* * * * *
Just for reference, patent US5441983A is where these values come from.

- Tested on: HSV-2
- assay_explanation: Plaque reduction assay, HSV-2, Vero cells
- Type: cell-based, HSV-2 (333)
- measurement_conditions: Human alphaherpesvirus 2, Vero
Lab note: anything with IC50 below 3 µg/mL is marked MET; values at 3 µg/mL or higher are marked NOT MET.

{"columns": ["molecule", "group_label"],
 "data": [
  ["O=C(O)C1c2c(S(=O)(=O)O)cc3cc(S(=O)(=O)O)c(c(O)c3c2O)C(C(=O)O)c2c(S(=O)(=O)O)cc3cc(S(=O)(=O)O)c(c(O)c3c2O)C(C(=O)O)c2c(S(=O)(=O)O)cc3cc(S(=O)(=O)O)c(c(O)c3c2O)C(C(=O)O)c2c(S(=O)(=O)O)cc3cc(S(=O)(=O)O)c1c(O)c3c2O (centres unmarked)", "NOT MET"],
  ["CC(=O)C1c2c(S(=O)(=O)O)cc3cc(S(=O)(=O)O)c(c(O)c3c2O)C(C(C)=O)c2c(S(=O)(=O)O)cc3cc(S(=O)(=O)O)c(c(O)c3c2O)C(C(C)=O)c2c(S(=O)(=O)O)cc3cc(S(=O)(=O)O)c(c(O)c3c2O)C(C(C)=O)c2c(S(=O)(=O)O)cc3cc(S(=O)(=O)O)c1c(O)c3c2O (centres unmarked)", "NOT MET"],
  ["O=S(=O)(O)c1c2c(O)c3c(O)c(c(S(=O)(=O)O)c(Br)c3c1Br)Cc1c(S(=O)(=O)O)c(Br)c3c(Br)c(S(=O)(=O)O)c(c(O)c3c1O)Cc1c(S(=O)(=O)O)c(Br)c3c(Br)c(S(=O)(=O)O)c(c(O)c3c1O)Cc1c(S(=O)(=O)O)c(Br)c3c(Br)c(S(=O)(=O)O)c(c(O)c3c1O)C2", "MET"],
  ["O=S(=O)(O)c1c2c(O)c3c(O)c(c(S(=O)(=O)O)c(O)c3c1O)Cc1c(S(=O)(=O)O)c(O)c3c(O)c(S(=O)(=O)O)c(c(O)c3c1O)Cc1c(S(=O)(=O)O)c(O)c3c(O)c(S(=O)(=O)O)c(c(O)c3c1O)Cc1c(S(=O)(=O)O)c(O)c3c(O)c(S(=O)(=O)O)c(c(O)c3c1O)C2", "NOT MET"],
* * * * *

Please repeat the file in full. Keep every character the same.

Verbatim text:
Just for reference, patent US5441983A is where these values come from.

- Tested on: HSV-2
- assay_explanation: Plaque reduction assay, HSV-2, Vero cells
- Type: cell-based, HSV-2 (333)
- measurement_conditions: Human alphaherpesvirus 2, Vero
Lab note: anything with IC50 below 3 µg/mL is marked MET; values at 3 µg/mL or higher are marked NOT MET.

{"columns": ["molecule", "group_label"],
 "data": [
  ["O=C(O)C1c2c(S(=O)(=O)O)cc3cc(S(=O)(=O)O)c(c(O)c3c2O)C(C(=O)O)c2c(S(=O)(=O)O)cc3cc(S(=O)(=O)O)c(c(O)c3c2O)C(C(=O)O)c2c(S(=O)(=O)O)cc3cc(S(=O)(=O)O)c(c(O)c3c2O)C(C(=O)O)c2c(S(=O)(=O)O)cc3cc(S(=O)(=O)O)c1c(O)c3c2O (centres unmarked)", "NOT MET"],
  ["CC(=O)C1c2c(S(=O)(=O)O)cc3cc(S(=O)(=O)O)c(c(O)c3c2O)C(C(C)=O)c2c(S(=O)(=O)O)cc3cc(S(=O)(=O)O)c(c(O)c3c2O)C(C(C)=O)c2c(S(=O)(=O)O)cc3cc(S(=O)(=O)O)c(c(O)c3c2O)C(C(C)=O)c2c(S(=O)(=O)O)cc3cc(S(=O)(=O)O)c1c(O)c3c2O (centres unmarked)", "NOT MET"],
  ["O=S(=O)(O)c1c2c(O)c3c(O)c(c(S(=O)(=O)O)c(Br)c3c1Br)Cc1c(S(=O)(=O)O)c(Br)c3c(Br)c(S(=O)(=O)O)c(c(O)c3c1O)Cc1c(S(=O)(=O)O)c(Br)c3c(Br)c(S(=O)(=O)O)c(c(O)c3c1O)Cc1c(S(=O)(=O)O)c(Br)c3c(Br)c(S(=O)(=O)O)c(c(O)c3c1O)C2", "MET"],
  ["O=S(=O)(O)c1c2c(O)c3c(O)c(c(S(=O)(=O)O)c(O)c3c1O)Cc1c(S(=O)(=O)O)c(O)c3c(O)c(S(=O)(=O)O)c(c(O)c3c1O)Cc1c(S(=O)(=O)O)c(O)c3c(O)c(S(=O)(=O)O)c(c(O)c3c1O)Cc1c(S(=O)(=O)O)c(O)c3c(O)c(S(=O)(=O)O)c(c(O)c3c1O)C2", "NOT MET"],